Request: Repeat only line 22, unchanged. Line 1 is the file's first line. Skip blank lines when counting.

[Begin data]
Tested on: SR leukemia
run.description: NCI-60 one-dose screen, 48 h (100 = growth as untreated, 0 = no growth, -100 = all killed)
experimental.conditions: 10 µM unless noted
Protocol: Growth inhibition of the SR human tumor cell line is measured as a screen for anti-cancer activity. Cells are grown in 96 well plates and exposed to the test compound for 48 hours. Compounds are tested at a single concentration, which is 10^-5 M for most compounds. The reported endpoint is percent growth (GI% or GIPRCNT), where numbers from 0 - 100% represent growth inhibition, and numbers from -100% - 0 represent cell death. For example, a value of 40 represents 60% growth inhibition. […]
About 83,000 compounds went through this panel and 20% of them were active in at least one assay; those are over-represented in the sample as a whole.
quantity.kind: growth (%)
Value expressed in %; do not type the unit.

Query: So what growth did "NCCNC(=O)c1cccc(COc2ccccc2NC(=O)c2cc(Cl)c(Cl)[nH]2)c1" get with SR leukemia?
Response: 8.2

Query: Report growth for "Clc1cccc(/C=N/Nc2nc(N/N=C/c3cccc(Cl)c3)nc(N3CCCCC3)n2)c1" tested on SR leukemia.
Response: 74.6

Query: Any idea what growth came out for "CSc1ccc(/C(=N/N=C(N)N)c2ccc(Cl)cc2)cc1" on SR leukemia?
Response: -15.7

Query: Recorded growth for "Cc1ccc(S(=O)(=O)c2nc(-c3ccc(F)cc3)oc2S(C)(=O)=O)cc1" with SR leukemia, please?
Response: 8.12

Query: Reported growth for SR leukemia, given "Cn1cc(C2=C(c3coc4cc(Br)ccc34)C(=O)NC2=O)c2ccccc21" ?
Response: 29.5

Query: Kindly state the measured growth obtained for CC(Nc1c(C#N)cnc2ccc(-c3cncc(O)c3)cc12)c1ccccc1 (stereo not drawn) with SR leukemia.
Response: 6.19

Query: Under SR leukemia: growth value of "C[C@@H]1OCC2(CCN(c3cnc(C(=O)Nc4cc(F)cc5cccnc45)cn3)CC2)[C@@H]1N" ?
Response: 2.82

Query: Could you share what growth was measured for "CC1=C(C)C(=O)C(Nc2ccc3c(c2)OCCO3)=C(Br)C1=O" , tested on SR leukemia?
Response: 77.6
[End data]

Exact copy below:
Query: Could you share what growth was measured for "CC1=C(C)C(=O)C(Nc2ccc3c(c2)OCCO3)=C(Br)C1=O" , tested on SR leukemia?